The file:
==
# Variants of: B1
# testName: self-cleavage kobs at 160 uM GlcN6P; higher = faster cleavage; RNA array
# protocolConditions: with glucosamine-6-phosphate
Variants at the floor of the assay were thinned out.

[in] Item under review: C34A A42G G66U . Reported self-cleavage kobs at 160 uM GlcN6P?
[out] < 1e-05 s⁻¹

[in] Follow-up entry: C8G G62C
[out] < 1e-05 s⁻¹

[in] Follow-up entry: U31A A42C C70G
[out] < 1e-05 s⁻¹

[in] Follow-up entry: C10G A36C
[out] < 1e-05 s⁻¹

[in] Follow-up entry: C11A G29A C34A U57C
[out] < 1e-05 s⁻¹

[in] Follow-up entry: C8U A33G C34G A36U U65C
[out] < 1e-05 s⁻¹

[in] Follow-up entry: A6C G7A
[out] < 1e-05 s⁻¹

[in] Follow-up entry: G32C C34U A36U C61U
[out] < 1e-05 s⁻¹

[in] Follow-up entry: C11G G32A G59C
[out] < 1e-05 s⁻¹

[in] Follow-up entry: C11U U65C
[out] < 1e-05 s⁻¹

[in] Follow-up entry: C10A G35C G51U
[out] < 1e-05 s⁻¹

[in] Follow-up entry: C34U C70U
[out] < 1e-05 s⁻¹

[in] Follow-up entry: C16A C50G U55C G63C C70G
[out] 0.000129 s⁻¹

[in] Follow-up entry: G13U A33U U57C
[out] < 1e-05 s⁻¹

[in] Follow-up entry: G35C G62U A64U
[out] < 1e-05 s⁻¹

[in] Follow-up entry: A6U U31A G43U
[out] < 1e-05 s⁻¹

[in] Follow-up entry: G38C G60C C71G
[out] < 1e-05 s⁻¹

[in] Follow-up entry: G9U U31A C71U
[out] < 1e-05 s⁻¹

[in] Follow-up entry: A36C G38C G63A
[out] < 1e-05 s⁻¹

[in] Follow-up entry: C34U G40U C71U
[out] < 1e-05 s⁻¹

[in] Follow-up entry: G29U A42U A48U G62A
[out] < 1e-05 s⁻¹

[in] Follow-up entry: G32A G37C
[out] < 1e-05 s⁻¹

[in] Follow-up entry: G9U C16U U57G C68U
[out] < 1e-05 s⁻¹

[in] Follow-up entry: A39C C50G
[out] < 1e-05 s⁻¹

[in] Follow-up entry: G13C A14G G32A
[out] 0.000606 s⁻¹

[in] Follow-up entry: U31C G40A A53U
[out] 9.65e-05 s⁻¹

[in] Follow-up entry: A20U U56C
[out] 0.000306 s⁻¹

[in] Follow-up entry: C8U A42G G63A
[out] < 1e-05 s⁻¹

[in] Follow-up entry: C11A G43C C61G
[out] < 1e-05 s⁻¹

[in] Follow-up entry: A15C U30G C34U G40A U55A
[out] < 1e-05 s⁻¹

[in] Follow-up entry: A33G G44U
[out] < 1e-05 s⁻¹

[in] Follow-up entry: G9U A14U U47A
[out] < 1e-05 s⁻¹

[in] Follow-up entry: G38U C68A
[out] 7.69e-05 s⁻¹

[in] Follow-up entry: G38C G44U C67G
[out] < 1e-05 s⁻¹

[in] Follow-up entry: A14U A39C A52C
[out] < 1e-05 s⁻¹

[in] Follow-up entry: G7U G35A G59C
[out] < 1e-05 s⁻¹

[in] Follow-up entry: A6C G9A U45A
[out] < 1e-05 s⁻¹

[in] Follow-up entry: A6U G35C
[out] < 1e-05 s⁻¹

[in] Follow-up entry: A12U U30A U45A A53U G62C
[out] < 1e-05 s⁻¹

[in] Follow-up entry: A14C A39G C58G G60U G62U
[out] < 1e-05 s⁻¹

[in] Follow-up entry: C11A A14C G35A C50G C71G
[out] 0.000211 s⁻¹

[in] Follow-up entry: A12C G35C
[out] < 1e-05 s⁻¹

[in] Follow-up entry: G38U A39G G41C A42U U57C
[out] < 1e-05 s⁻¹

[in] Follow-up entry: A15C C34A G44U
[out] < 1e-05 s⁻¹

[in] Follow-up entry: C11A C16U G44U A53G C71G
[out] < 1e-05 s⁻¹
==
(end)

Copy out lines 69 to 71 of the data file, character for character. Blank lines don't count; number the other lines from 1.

[in] Follow-up entry: G38U C68A
[out] 7.69e-05 s⁻¹

[in] Follow-up entry: G38C G44U C67G